Objectives and Study: In both epidemiological studies and in clinical trials the patients' own health perception, measured by a single question, known as perceived health, self-assessed health, or self-rated health (SRH). SRH has constantly been associated with future use of health care service and mortality independently of objective health measurements in various populations. The aim of this study was to investigate self-reported health and mortality among patients with mild Alzheimer's disease (AD) during a 36 month follow-up period in order to evaluate the potential of SRH as an overall health assesment measurement for this group of patients.
Methods: The data used in this study was part of the Danish Alzheimer Intervention study (DAISY). DAISY was a 3-year muliti-center single-blinded randomised controlled trial, with randomisation to an intensive support and counselling program or to usual care. SRH and potential counfounders were investigated in Cox proportional hazard models.
Results: A total of 321 patients with mild AD participated in this study. The mean age of the patients at baseline was 76.2 years (range 54-92), 46% were males and the average MMSE at baseline was 24.0, ranging from 20 to 30. A total of 208 (65%) rated their SRH as excellent or good, whereas 113 (35 %) rated their SRH as fair, poor or very poor. During the study period 54 patients died. After adjusting for portiential confounders poor SRH was not associated with subsequent mortality (HR 1.39, 95% CI: 0.74; 2.60).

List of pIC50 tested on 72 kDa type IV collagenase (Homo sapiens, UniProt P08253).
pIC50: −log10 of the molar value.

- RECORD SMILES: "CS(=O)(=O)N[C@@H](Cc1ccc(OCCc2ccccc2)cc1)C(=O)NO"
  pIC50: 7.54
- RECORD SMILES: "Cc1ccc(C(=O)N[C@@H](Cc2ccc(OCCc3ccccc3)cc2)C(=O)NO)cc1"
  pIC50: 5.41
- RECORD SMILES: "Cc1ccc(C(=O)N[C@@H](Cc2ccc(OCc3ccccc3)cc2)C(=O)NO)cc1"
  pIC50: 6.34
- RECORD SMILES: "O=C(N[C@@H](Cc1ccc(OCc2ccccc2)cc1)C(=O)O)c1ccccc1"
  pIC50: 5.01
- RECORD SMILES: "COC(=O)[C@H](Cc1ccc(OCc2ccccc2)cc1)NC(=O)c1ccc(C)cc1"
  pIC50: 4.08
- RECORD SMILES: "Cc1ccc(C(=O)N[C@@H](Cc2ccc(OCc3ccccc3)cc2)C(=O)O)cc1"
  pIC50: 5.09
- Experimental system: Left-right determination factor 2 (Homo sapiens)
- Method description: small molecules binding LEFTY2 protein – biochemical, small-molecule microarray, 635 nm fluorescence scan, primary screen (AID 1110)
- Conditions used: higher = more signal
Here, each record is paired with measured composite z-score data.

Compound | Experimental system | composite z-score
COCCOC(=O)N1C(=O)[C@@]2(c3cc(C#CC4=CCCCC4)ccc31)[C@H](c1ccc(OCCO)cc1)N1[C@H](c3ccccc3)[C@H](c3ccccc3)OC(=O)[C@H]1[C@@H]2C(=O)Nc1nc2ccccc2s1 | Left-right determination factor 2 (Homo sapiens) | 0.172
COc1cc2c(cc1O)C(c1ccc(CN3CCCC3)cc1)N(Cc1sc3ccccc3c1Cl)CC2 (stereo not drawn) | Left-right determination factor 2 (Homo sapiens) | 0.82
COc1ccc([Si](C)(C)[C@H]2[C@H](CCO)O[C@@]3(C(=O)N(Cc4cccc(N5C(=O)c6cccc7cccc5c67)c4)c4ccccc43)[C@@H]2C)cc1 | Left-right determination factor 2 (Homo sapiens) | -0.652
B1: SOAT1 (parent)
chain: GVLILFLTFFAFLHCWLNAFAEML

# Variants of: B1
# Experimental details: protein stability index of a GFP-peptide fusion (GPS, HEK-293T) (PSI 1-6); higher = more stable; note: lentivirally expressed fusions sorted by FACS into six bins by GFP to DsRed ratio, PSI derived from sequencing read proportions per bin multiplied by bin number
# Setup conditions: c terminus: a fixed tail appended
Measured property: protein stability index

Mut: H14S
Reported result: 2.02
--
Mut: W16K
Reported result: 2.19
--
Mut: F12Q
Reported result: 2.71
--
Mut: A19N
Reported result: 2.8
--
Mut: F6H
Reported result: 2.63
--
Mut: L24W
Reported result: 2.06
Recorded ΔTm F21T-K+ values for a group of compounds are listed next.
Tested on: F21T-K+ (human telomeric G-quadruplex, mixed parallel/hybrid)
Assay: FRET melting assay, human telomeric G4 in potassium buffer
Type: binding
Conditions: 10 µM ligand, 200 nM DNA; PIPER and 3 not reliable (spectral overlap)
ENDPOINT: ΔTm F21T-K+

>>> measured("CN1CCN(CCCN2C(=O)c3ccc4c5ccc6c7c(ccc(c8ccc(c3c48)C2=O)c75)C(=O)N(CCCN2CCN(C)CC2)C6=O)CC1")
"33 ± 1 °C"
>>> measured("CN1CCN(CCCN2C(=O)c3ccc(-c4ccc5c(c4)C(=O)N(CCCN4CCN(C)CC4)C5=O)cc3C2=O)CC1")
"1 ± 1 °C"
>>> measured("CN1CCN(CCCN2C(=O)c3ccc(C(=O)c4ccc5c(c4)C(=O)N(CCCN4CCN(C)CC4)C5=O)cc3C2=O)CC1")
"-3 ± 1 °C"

Conclusions: SRH does not predict subsequent mortality in a population of patients with mild AD as compared to epidemiological studies. Based on our results we would be cautious in suggesting SRH as a global health score in patients suffering from mild AD, since SRH may not reflect the patients' mental disease severity.
|Status||Udgivet - 2010|
|Begivenhed||International Conference of Alzheimer's Disease - Thessaloniki, Grækenland|
Varighed: 10. mar. 2010 → 13. mar. 2010
Konferencens nummer: 25
|Konference||International Conference of Alzheimer's Disease|
|Periode||10/03/2010 → 13/03/2010|